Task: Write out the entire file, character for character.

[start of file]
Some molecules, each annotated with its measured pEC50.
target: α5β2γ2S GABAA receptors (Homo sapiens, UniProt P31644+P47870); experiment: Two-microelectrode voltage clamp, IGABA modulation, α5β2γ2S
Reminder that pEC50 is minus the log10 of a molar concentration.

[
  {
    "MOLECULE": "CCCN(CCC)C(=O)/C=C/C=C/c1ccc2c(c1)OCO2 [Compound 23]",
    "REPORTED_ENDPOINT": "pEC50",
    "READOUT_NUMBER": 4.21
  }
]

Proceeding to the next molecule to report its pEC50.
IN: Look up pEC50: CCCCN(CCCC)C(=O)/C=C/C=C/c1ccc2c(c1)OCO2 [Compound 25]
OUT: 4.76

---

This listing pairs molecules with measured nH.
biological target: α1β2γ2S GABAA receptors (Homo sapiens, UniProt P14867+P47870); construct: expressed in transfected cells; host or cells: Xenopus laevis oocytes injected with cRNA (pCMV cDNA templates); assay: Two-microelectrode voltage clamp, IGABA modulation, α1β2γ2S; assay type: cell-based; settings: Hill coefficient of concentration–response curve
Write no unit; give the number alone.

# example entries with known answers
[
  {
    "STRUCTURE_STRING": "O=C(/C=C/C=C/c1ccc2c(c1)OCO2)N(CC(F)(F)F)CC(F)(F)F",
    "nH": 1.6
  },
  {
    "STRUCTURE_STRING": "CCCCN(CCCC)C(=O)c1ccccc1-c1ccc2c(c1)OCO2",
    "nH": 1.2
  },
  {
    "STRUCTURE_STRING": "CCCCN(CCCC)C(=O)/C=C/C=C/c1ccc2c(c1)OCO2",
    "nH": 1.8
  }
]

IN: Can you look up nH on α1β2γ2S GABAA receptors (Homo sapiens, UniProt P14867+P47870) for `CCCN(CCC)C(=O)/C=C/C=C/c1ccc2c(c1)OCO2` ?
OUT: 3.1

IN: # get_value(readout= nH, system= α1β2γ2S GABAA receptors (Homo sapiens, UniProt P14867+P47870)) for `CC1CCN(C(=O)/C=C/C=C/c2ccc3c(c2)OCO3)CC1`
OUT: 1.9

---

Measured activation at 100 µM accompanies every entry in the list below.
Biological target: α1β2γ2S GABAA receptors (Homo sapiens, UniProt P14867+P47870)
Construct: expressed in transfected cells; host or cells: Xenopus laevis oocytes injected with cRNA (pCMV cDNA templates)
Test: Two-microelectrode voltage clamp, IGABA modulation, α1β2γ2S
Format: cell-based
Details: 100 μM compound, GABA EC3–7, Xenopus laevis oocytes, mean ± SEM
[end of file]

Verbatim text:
Some molecules, each annotated with its measured pEC50.
target: α5β2γ2S GABAA receptors (Homo sapiens, UniProt P31644+P47870); experiment: Two-microelectrode voltage clamp, IGABA modulation, α5β2γ2S
Reminder that pEC50 is minus the log10 of a molar concentration.

[
  {
    "MOLECULE": "CCCN(CCC)C(=O)/C=C/C=C/c1ccc2c(c1)OCO2 [Compound 23]",
    "REPORTED_ENDPOINT": "pEC50",
    "READOUT_NUMBER": 4.21
  }
]

Proceeding to the next molecule to report its pEC50.
IN: Look up pEC50: CCCCN(CCCC)C(=O)/C=C/C=C/c1ccc2c(c1)OCO2 [Compound 25]
OUT: 4.76

---

This listing pairs molecules with measured nH.
biological target: α1β2γ2S GABAA receptors (Homo sapiens, UniProt P14867+P47870); construct: expressed in transfected cells; host or cells: Xenopus laevis oocytes injected with cRNA (pCMV cDNA templates); assay: Two-microelectrode voltage clamp, IGABA modulation, α1β2γ2S; assay type: cell-based; settings: Hill coefficient of concentration–response curve
Write no unit; give the number alone.

# example entries with known answers
[
  {
    "STRUCTURE_STRING": "O=C(/C=C/C=C/c1ccc2c(c1)OCO2)N(CC(F)(F)F)CC(F)(F)F",
    "nH": 1.6
  },
  {
    "STRUCTURE_STRING": "CCCCN(CCCC)C(=O)c1ccccc1-c1ccc2c(c1)OCO2",
    "nH": 1.2
  },
  {
    "STRUCTURE_STRING": "CCCCN(CCCC)C(=O)/C=C/C=C/c1ccc2c(c1)OCO2",
    "nH": 1.8
  }
]

IN: Can you look up nH on α1β2γ2S GABAA receptors (Homo sapiens, UniProt P14867+P47870) for `CCCN(CCC)C(=O)/C=C/C=C/c1ccc2c(c1)OCO2` ?
OUT: 3.1

IN: # get_value(readout= nH, system= α1β2γ2S GABAA receptors (Homo sapiens, UniProt P14867+P47870)) for `CC1CCN(C(=O)/C=C/C=C/c2ccc3c(c2)OCO3)CC1`
OUT: 1.9

---

Measured activation at 100 µM accompanies every entry in the list below.
Biological target: α1β2γ2S GABAA receptors (Homo sapiens, UniProt P14867+P47870)
Construct: expressed in transfected cells; host or cells: Xenopus laevis oocytes injected with cRNA (pCMV cDNA templates)
Test: Two-microelectrode voltage clamp, IGABA modulation, α1β2γ2S
Format: cell-based
Details: 100 μM compound, GABA EC3–7, Xenopus laevis oocytes, mean ± SEM